The Wallabies will miss seeing their fans in the Eden Park stands but the “love” they are feeling from home will inspire them in the second Bledisloe Cup test.
Wallabies skipper Michael Hooper skilfully side-stepped questions around Australia’s inability to beat the All Blacks at Eden Park for 34 years but could not help noting the impact COVID-19 restrictions will have on the event.
Normally, amid a sea of black the Aussies would see pockets of green and gold.
This year, with Australians unable to travel across the Tasman, the Wallabies will be relying on a small contingent of New Zealand-based fans.
Hooper was impressed with the way supporters responded to the team’s encouraging performance in last week’s 16-16 draw in Wellington and felt that support would be invaluable on Sunday in Auckland.
“We’ve been so appreciative of all the support we’ve had through the past couple of weeks,” Hooper said.
“From the belief inside RA (Rugby Australia) and all the way through the fans and public. We’re feeling it. Even though we’ll be quite outnumbered in the stadium … we’re feeling the love and looking forward to some more footy.”
The fact the Wallabies are playing at Eden Park is another privilege, Hooper said.
Auckland only came out of COVID-19 restrictions 10 days ago and until then there had been a chance this test could have been moved south to Dunedin.
“We feel great about the opportunity it presents us. It wasn’t a certainty even two weeks ago that we’d be here playing this game and I’m thankful we are,” Hooper said.
“It’s pretty special to play any test. The Kiwis have been the benchmark for so long, they’re an outstanding team and we get the challenge to play them at their home.”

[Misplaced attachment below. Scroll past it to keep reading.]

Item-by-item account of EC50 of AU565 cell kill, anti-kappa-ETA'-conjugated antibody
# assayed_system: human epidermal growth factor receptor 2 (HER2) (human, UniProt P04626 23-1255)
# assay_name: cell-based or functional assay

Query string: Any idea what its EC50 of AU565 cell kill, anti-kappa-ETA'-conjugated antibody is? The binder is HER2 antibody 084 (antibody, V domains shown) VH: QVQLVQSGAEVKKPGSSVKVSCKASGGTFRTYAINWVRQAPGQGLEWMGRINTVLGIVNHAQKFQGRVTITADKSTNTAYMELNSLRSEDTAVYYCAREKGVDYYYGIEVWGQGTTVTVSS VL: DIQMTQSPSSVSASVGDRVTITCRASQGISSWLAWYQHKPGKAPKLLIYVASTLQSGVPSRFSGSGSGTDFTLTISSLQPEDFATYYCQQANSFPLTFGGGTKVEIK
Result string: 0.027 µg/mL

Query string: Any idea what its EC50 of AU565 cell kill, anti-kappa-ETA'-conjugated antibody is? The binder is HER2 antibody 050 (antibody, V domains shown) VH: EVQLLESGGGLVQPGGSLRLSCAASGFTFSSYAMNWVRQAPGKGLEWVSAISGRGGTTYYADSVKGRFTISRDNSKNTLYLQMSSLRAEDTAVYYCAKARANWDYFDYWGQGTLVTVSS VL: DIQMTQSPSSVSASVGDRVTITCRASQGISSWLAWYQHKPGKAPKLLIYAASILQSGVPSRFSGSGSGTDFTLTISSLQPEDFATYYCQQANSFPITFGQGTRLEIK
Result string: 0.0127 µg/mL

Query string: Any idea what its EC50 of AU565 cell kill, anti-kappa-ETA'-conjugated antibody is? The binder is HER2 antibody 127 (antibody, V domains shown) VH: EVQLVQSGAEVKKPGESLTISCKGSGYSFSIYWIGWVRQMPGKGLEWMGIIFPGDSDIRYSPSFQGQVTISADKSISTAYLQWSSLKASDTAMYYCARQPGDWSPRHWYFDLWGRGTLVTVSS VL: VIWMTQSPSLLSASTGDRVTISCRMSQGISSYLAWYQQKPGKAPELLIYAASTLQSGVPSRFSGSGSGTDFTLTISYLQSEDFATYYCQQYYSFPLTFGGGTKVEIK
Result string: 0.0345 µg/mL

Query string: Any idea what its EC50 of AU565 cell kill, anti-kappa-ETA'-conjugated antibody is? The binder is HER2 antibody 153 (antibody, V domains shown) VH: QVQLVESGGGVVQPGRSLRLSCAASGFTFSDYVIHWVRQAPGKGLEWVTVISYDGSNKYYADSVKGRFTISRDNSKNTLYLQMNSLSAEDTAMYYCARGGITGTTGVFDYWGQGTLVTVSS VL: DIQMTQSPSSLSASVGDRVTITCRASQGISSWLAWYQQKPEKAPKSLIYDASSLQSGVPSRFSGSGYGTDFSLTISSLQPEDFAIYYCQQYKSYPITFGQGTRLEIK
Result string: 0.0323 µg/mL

Rieko Ioane may not get an immediate chance to make amends for his blunder in the first Bledisloe Cup test, with his status in doubt for the clash against Australia at Eden Park tomorrow. #BledisloeCup #NZLvAUS #AllBlacks https://t.co/k2FoUx7ZMJ
— RugbyPass (@RugbyPass) October 17, 2020
Hooper played down talk of increased niggle following the questions raised during the week about apparent targeting of All Blacks first five Richie Mo’unga.
“That’s part of most test matches, it’s just that it’s been brought to attention,” Australia’s captain said.
“It’s pretty constant in these fixtures and we’re thinking it’ll be more of the same tomorrow.”
While happy with the Wallabies’ performance in Wellington, Hooper noted the importance of controlling the breakdown, particularly on attack.
The Wallabies were penalised numerous times when taking the ball into the tackle, diluting their winning chances.
“We were disappointed we couldn’t get the win there last week. We turned over a bit of ball at the breakdown, particularly when we were attacking in their zone,” he said.
“We want to hold on to the ball, recycle and get it to the players who can make some serious dents, some serious plays.”
The injection of Ned Hanigan at blindside flanker is likely to help.
“Ned is very vocal on the field and has good breakdown presence and a good work-rate,” Hooper said.
He also noted that both sides went into the first Test unsure what a pair of new coaches , a new All Blacks skipper and a bunch of fresh faces would bring.
“Now we have an idea of what to expect,” Hooper said. “We’re cool and pretty calm, but I’d like the game to come around pretty quick.”
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